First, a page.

West Bogan (Trial of)
Bound in slavery on a cotton farm near Helena (Phillips County), West Bogan fought and killed his subjugator, Monroe Bogan, with an ax the morning of December 15, 1863. After many months in jail and a court sentence to hang, Bogan’s case was presented by Judge Advocate General Joseph Holt to President Abraham Lincoln on the fresh legal grounds of the Emancipation Proclamation. Bogan was ultimately seen as having acted in self defense and freed, but the rest of his life remains a mystery.
Two weeks after the murder, West Bogan was discovered by plantation neighbors hiding among the thousands of former slaves in the contraband camps around Helena. They handed him over to Union troops. Bogan was held at a Helena jail, where he awaited his trial for over a month under the watch of Union troops. His three-day murder trial was heard before a military commission beginning on February 1, 1864. Few records remain, but a sketch of the scene on file at the National Archives and Records Administration shows were Monroe Bogan’s body lay, just southwest of the ten slave houses near “the main road.” According to the 1860 census, Monroe Bogan’s plantation was in Planters Township between Barton (Phillips County) and Oneida (Phillips County) along Lick Creek.
The military commission found Bogan guilty and sentenced him to hang. General Napoleon Bonaparte Buford approved the findings but recommended Bogan’s sentence be commuted to hard labor at a northern penitentiary before execution. Due to mitigating circumstances, General Frederick Steele, commander of the Union troops in Arkansas and based in Helena at the time, suspended the sentence three months after the verdict and forwarded the case to the president through Holt.
In a May 30, 1864, letter to Lincoln, Holt notes the mitigating circumstances for suspension. The killing took place near the slave quarters during broad daylight when West Bogan was “on his way to his day’s task.” Monroe Bogan, Holt wrote from testimonials, was a “cruel and exacting master” who “forced his slaves to labor night and day, and frequently on Sundays, giving them no holiday or resting time.” One witness also testified that Monroe was prone to “whipping someone every day.”
A field hand named Tom went on record for the prosecution as having heard West Bogan declare his intention to kill Monroe Bogan “because his master was going to kill him for running about and going away from home.” It was also offered into evidence that Monroe Bogan had expressed, “only the night before, his intention to whip the prisoner on the following day.”
Maria Bogan, possibly the sister of West, testified that she was sitting in her cabin at the time of the homicide and heard her children say that “master was trying to whip Uncle West.” She then saw West Bogan strike two blows with the ax to Monroe Bogan’s neck.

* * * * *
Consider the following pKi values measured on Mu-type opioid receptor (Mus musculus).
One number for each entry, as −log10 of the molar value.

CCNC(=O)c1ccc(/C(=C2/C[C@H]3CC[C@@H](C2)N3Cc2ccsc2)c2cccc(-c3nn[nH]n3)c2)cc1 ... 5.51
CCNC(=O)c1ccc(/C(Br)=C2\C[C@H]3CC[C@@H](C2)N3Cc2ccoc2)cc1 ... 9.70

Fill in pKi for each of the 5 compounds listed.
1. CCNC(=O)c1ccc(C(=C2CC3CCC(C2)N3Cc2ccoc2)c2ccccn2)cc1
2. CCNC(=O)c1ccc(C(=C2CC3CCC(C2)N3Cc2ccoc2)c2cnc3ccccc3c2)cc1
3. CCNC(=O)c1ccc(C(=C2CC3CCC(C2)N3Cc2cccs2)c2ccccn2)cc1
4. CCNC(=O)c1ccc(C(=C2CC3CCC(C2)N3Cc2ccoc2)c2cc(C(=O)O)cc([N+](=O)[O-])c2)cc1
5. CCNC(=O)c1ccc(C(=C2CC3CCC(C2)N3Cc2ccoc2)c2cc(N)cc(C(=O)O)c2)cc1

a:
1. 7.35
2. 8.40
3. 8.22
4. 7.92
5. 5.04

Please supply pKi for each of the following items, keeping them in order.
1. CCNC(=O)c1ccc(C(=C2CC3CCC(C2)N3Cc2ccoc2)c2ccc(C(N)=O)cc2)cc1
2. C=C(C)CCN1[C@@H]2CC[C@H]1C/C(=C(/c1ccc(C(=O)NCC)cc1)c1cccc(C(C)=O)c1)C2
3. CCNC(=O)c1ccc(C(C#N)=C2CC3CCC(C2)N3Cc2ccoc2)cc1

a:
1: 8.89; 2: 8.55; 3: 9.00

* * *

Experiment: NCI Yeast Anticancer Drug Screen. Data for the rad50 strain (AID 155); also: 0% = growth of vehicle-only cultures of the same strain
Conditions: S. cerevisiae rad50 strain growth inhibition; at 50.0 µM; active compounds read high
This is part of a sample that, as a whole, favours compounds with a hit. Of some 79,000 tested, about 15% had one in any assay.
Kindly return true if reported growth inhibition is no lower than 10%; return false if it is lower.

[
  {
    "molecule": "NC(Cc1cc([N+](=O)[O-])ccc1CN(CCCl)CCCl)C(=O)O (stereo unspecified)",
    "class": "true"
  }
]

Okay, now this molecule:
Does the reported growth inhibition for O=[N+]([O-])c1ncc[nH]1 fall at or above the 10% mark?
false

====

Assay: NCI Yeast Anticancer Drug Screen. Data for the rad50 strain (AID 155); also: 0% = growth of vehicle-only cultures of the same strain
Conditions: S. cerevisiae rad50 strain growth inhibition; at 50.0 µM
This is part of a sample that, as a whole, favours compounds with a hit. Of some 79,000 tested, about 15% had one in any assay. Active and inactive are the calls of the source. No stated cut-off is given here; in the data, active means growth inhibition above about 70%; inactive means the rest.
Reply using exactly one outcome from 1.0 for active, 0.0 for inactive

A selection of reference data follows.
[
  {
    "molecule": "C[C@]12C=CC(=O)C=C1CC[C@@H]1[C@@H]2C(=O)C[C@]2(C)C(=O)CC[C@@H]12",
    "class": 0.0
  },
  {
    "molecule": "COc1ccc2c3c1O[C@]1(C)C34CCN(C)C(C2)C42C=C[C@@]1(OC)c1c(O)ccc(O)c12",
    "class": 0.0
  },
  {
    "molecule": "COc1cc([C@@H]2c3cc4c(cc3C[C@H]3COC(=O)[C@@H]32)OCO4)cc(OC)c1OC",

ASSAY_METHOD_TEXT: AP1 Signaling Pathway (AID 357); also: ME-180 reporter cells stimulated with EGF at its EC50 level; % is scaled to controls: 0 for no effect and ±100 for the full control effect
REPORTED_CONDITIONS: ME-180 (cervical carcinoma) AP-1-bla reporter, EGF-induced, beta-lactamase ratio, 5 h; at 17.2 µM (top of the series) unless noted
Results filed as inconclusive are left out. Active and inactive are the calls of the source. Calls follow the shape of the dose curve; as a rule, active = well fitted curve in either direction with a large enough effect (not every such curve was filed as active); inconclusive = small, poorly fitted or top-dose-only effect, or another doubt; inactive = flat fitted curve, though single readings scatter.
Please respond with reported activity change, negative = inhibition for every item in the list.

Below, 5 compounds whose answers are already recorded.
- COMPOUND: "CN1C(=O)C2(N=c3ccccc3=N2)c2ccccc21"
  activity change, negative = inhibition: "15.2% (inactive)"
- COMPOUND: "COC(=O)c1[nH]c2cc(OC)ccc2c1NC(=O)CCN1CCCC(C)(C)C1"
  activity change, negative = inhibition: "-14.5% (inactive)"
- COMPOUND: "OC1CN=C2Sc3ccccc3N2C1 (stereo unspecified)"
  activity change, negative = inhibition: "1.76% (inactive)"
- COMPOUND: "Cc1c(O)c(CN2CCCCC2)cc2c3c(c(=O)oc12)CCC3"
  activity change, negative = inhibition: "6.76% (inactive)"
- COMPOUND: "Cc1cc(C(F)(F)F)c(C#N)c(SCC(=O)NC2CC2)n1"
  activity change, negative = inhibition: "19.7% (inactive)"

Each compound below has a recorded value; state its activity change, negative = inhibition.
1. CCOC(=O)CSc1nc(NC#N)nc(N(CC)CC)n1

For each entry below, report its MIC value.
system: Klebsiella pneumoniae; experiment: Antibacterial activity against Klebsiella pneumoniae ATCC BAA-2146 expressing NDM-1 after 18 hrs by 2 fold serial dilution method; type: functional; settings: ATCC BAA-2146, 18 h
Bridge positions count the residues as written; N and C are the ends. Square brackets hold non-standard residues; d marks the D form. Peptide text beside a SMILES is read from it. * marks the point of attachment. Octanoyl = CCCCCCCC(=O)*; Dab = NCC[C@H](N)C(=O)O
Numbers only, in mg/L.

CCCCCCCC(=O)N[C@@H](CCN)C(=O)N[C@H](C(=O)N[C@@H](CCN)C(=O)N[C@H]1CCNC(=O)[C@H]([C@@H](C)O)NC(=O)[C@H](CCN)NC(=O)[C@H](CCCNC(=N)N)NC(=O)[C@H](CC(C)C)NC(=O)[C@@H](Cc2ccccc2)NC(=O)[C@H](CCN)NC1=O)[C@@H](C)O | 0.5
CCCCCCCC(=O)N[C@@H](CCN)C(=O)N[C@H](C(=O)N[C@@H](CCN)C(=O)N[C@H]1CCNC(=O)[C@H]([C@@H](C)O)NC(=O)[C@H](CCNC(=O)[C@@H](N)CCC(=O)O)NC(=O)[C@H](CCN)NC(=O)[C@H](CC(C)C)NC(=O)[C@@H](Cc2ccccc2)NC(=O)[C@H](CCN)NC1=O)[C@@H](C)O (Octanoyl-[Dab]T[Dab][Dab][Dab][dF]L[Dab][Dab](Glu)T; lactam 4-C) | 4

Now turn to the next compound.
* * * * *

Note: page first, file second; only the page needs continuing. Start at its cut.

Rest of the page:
In the letter to Lincoln, Holt noted: “The administration of the Government must and does recognize the colored population of the rebellious States, as occupying the status of freedmen….It is, therefore, held that Munroe [sic] Bogan, when he met his death, was in violation of law and right holding the prisoner in absolute slavery—not only holding him in slavery but also imposing upon him ceaseless toil and cruel punishments.” Lincoln replied with the decision “sentence disapproved” on July 8, 1864.
Recitation of the entire case can be found in the 1865 book The Political History of the United States of America during the Great Rebellion by Edward McPherson. Mark Neely Jr. writes about the case in his 1992 book Fate of Liberty: Lincoln and Civil Liberties. Elizabeth Leonard also discusses it in her 2011 book Lincoln’s Forgotten Ally: Judge Advocate General Joseph Holt of Kentucky. Amy Murrell Taylor describes the case in the spring 2013 issue of The Civil War Monitor’s “Casualties of War” section.
West Bogan largely disappears from the historical record after these events. No trace of him is found in the Freedmen’s Bureau records, and neither is he listed in Union pension records. However, three of Bogan’s fellow slaves were found by Taylor as having joined the First Arkansas Infantry–African Descent, which later became the Forty-sixth U.S. Colored Infantry.
For additional information:
“Casualties of War: Monroe Bogan.” Civil War Monitor 3 (Spring 2013): 20–21.
Leonard, Elizabeth. Lincoln’s Forgotten Ally: Judge Advocate General Joseph Holt of Kentucky. Chapel Hill: University of North Carolina Press, 2011.
McPherson, Edward. The Political History of the United States of America during the Great Rebellion. Washington DC: Philp & Solomons, 1865. Online at http://archive.org/details/politicalhistorylc00mcph (accessed May 7, 2014).
Neely, Mark, Jr. Fate of Liberty: Lincoln and Civil Liberties. New York: Oxford University Press, 1992.
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Last Updated: 05/24/2016